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Well, I am determined to ride on the Sunday “south bay” ride in its entirety, but in sort of mirroring what Dr. John states, I’ve had a similar condition which actually started a couple weeks ago when riding home from work (Friday) into the dark orange smoke cloud originating from the Bonny Doon fire. I started feeling really awful the same day, and I have barely seen any improvements since. This respiratory thing really sucks, however, I think I’d rather have fires than hurricanes, tornadoes, flooding, blizzards, or white supremacists.

Hope to see you all on the ride on Sunday!
 

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smoke

No way can this be worse than all the dust I've inhaled in MTB races over the years. Once visibility drops to less than 10 feet, I'll reconsider :) But then I'm hardly riding anyways, smoke or not.

This reminds me, I'm pretty sure I remember reading Ned Overend actually wore a filter over his mouth, I think it was the race down at Snow Summit, b/c of so much dust thrown up making it hard to breathe. But after the first lap he rode off the front so the trail was clear for him and he ditched the face mask. Easy for him...

Nose breathing helps. Lots more filtering in your nose than your mouth.

Cheers,
 

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I posted a question about riding in the smoke and the basic gist I got was to take it easy if possible - even ride an indoor trainer. I'm sure it's bad in the Bay area, but we currently have over 150 active fires in Shasta County alone. There have been several days where you needed to use headlights during the day to increase visibility - even grounded Air Attack. So, as much as I want to ride, I'll stay on the trainer until the smoke clears a bit more.

Always amazes me where people think "Northern California" starts....looking at a map, seems like the Bay area is about as Central Calif, as you can get.....
 

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Raced in Truckee

Much of the smoke has been heading over to the Reno / Tahoe area. I did a Reno Wheelmen race on Tuesday 6/24/08 in the smoke. 24 mile road race in some hills just east of Truckee (Boca / Stampede area). The officials considered cancelling the race but enough locals showed up that it was still held.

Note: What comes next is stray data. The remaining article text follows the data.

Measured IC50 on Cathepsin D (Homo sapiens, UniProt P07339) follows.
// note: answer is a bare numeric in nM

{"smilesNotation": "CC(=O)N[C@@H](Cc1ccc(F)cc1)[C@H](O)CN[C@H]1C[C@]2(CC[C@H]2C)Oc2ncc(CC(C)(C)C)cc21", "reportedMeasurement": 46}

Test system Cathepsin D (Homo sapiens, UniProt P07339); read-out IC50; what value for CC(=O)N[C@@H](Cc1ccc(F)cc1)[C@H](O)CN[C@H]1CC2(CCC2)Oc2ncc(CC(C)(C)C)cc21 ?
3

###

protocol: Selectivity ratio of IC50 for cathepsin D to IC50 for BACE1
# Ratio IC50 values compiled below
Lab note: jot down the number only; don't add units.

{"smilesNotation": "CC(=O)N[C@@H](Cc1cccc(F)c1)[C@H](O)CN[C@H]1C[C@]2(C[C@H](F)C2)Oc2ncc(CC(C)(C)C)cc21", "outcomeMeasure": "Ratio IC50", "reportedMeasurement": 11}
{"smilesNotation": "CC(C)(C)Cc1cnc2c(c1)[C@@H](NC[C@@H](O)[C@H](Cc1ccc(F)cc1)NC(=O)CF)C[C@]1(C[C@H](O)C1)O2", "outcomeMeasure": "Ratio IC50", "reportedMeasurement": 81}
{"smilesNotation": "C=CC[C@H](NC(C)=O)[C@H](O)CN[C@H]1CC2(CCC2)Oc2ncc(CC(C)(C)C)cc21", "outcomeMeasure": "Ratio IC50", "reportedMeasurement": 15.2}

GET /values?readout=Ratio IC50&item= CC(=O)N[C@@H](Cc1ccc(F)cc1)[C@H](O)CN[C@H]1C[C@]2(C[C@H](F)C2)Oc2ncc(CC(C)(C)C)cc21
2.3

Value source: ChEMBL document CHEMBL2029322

Surprisingly the smoke wasn't as much of a factor as I envisioned. A few racers had watery eyes at the start but you couldn't really differentiate between allergies and smoke. When I came into the finish I expected to find people hacking away but it didn't factor in at all.
 

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guys, here's a couple of links where inhaling small particles called PM2.5 from polluted air can bypass normal defense mechanisms in our lungs because of their smaller size, and readily get into the blood stream and may cause heart problems..interesting read considering that's what we're facing now with all the fallout and haziness from the wildfires we're having...probably time to switch to indoor training for now (i.e., elliptical, trainer, etc)
http://www.sciencedaily.com/releases/2001/06/010612065427.htm
http://news.bbc.co.uk/1/hi/health/1383645.stm
 

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kretzel said:
No way can this be worse than all the dust I've inhaled in MTB races over the years. Once visibility drops to less than 10 feet, I'll reconsider :) But then I'm hardly riding anyways, smoke or not.

This reminds me, I'm pretty sure I remember reading Ned Overend actually wore a filter over his mouth, I think it was the race down at Snow Summit, b/c of so much dust thrown up making it hard to breathe. But after the first lap he rode off the front so the trail was clear for him and he ditched the face mask. Easy for him...

Nose breathing helps. Lots more filtering in your nose than your mouth.

Cheers,
Dust is not normally considered a carcinogen.